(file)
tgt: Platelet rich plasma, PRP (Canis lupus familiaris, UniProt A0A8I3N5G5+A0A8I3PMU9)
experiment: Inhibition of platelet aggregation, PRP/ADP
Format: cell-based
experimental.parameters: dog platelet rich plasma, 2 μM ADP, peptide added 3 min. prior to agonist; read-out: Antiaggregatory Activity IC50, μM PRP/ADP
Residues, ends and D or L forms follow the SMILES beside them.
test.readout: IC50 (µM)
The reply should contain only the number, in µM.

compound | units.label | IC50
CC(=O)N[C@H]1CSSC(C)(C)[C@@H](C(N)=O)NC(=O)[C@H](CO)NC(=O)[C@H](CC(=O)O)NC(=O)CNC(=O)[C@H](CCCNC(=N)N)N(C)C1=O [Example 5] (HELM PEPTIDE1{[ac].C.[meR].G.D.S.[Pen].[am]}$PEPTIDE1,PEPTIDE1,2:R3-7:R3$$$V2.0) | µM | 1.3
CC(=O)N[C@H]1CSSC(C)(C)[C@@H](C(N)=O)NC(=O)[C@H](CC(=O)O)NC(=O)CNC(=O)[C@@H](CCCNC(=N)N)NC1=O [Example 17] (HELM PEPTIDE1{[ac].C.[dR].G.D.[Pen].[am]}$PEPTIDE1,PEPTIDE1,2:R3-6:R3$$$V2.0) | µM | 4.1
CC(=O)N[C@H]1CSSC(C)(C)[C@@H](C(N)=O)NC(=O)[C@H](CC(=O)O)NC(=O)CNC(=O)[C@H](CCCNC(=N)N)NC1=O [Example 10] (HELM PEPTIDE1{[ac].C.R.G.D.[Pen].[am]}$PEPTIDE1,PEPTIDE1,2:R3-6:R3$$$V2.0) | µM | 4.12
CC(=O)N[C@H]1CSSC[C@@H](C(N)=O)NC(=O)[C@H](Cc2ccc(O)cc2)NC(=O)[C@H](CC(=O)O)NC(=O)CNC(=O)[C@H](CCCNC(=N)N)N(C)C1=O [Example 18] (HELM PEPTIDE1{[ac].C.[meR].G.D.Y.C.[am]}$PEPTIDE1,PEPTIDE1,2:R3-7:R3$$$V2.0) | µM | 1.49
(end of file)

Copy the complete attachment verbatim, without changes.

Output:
tgt: Platelet rich plasma, PRP (Canis lupus familiaris, UniProt A0A8I3N5G5+A0A8I3PMU9)
experiment: Inhibition of platelet aggregation, PRP/ADP
Format: cell-based
experimental.parameters: dog platelet rich plasma, 2 μM ADP, peptide added 3 min. prior to agonist; read-out: Antiaggregatory Activity IC50, μM PRP/ADP
Residues, ends and D or L forms follow the SMILES beside them.
test.readout: IC50 (µM)
The reply should contain only the number, in µM.

compound | units.label | IC50
CC(=O)N[C@H]1CSSC(C)(C)[C@@H](C(N)=O)NC(=O)[C@H](CO)NC(=O)[C@H](CC(=O)O)NC(=O)CNC(=O)[C@H](CCCNC(=N)N)N(C)C1=O [Example 5] (HELM PEPTIDE1{[ac].C.[meR].G.D.S.[Pen].[am]}$PEPTIDE1,PEPTIDE1,2:R3-7:R3$$$V2.0) | µM | 1.3
CC(=O)N[C@H]1CSSC(C)(C)[C@@H](C(N)=O)NC(=O)[C@H](CC(=O)O)NC(=O)CNC(=O)[C@@H](CCCNC(=N)N)NC1=O [Example 17] (HELM PEPTIDE1{[ac].C.[dR].G.D.[Pen].[am]}$PEPTIDE1,PEPTIDE1,2:R3-6:R3$$$V2.0) | µM | 4.1
CC(=O)N[C@H]1CSSC(C)(C)[C@@H](C(N)=O)NC(=O)[C@H](CC(=O)O)NC(=O)CNC(=O)[C@H](CCCNC(=N)N)NC1=O [Example 10] (HELM PEPTIDE1{[ac].C.R.G.D.[Pen].[am]}$PEPTIDE1,PEPTIDE1,2:R3-6:R3$$$V2.0) | µM | 4.12
CC(=O)N[C@H]1CSSC[C@@H](C(N)=O)NC(=O)[C@H](Cc2ccc(O)cc2)NC(=O)[C@H](CC(=O)O)NC(=O)CNC(=O)[C@H](CCCNC(=N)N)N(C)C1=O [Example 18] (HELM PEPTIDE1{[ac].C.[meR].G.D.Y.C.[am]}$PEPTIDE1,PEPTIDE1,2:R3-7:R3$$$V2.0) | µM | 1.49